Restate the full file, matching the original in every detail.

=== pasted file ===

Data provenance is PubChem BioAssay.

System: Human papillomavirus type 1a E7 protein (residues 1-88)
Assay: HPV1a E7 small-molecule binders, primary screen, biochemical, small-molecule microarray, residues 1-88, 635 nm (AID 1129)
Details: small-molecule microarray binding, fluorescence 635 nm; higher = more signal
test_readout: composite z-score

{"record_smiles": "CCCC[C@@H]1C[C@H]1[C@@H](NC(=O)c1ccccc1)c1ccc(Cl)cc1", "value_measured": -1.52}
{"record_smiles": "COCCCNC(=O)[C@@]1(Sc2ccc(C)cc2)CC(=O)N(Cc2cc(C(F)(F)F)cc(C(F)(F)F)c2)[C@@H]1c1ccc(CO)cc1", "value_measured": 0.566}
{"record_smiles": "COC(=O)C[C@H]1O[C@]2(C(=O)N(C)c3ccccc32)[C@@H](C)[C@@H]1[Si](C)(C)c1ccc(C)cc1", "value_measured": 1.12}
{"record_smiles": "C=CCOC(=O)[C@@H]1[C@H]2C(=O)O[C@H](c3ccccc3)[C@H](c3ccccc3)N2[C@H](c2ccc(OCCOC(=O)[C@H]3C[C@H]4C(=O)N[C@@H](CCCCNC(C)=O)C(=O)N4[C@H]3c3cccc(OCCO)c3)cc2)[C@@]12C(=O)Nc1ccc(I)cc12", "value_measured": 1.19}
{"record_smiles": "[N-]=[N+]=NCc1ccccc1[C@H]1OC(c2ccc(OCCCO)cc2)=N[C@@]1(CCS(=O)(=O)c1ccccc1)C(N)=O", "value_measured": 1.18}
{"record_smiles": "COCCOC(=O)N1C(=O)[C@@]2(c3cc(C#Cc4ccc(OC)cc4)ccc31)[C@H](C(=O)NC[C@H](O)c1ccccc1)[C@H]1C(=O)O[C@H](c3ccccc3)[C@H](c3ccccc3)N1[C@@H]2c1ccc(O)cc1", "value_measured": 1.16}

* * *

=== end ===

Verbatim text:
Data provenance is PubChem BioAssay.

System: Human papillomavirus type 1a E7 protein (residues 1-88)
Assay: HPV1a E7 small-molecule binders, primary screen, biochemical, small-molecule microarray, residues 1-88, 635 nm (AID 1129)
Details: small-molecule microarray binding, fluorescence 635 nm; higher = more signal
test_readout: composite z-score

{"record_smiles": "CCCC[C@@H]1C[C@H]1[C@@H](NC(=O)c1ccccc1)c1ccc(Cl)cc1", "value_measured": -1.52}
{"record_smiles": "COCCCNC(=O)[C@@]1(Sc2ccc(C)cc2)CC(=O)N(Cc2cc(C(F)(F)F)cc(C(F)(F)F)c2)[C@@H]1c1ccc(CO)cc1", "value_measured": 0.566}
{"record_smiles": "COC(=O)C[C@H]1O[C@]2(C(=O)N(C)c3ccccc32)[C@@H](C)[C@@H]1[Si](C)(C)c1ccc(C)cc1", "value_measured": 1.12}
{"record_smiles": "C=CCOC(=O)[C@@H]1[C@H]2C(=O)O[C@H](c3ccccc3)[C@H](c3ccccc3)N2[C@H](c2ccc(OCCOC(=O)[C@H]3C[C@H]4C(=O)N[C@@H](CCCCNC(C)=O)C(=O)N4[C@H]3c3cccc(OCCO)c3)cc2)[C@@]12C(=O)Nc1ccc(I)cc12", "value_measured": 1.19}
{"record_smiles": "[N-]=[N+]=NCc1ccccc1[C@H]1OC(c2ccc(OCCCO)cc2)=N[C@@]1(CCS(=O)(=O)c1ccccc1)C(N)=O", "value_measured": 1.18}
{"record_smiles": "COCCOC(=O)N1C(=O)[C@@]2(c3cc(C#Cc4ccc(OC)cc4)ccc31)[C@H](C(=O)NC[C@H](O)c1ccccc1)[C@H]1C(=O)O[C@H](c3ccccc3)[C@H](c3ccccc3)N1[C@@H]2c1ccc(O)cc1", "value_measured": 1.16}

* * *